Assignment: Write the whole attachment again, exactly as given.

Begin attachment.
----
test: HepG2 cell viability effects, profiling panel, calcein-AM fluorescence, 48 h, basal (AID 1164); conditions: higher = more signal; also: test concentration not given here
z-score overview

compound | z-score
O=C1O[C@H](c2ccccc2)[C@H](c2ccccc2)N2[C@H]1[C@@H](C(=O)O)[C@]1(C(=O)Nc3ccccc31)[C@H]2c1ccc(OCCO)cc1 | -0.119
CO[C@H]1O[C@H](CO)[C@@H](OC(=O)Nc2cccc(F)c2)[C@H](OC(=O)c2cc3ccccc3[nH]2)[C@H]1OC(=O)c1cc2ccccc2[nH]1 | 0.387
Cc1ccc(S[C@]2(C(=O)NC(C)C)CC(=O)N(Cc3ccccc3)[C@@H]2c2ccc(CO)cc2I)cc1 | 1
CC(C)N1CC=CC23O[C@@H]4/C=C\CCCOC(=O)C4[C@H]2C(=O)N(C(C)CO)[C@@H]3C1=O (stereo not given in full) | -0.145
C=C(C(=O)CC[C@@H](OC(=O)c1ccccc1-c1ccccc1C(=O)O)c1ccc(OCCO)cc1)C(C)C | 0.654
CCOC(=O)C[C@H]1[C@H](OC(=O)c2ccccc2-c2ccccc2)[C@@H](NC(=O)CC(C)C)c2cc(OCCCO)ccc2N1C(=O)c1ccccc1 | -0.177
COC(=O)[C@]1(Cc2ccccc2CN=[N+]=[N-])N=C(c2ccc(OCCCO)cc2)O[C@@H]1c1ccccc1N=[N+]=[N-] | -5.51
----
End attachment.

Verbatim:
test: HepG2 cell viability effects, profiling panel, calcein-AM fluorescence, 48 h, basal (AID 1164); conditions: higher = more signal; also: test concentration not given here
z-score overview

compound | z-score
O=C1O[C@H](c2ccccc2)[C@H](c2ccccc2)N2[C@H]1[C@@H](C(=O)O)[C@]1(C(=O)Nc3ccccc31)[C@H]2c1ccc(OCCO)cc1 | -0.119
CO[C@H]1O[C@H](CO)[C@@H](OC(=O)Nc2cccc(F)c2)[C@H](OC(=O)c2cc3ccccc3[nH]2)[C@H]1OC(=O)c1cc2ccccc2[nH]1 | 0.387
Cc1ccc(S[C@]2(C(=O)NC(C)C)CC(=O)N(Cc3ccccc3)[C@@H]2c2ccc(CO)cc2I)cc1 | 1
CC(C)N1CC=CC23O[C@@H]4/C=C\CCCOC(=O)C4[C@H]2C(=O)N(C(C)CO)[C@@H]3C1=O (stereo not given in full) | -0.145
C=C(C(=O)CC[C@@H](OC(=O)c1ccccc1-c1ccccc1C(=O)O)c1ccc(OCCO)cc1)C(C)C | 0.654
CCOC(=O)C[C@H]1[C@H](OC(=O)c2ccccc2-c2ccccc2)[C@@H](NC(=O)CC(C)C)c2cc(OCCCO)ccc2N1C(=O)c1ccccc1 | -0.177
COC(=O)[C@]1(Cc2ccccc2CN=[N+]=[N-])N=C(c2ccc(OCCCO)cc2)O[C@@H]1c1ccccc1N=[N+]=[N-] | -5.51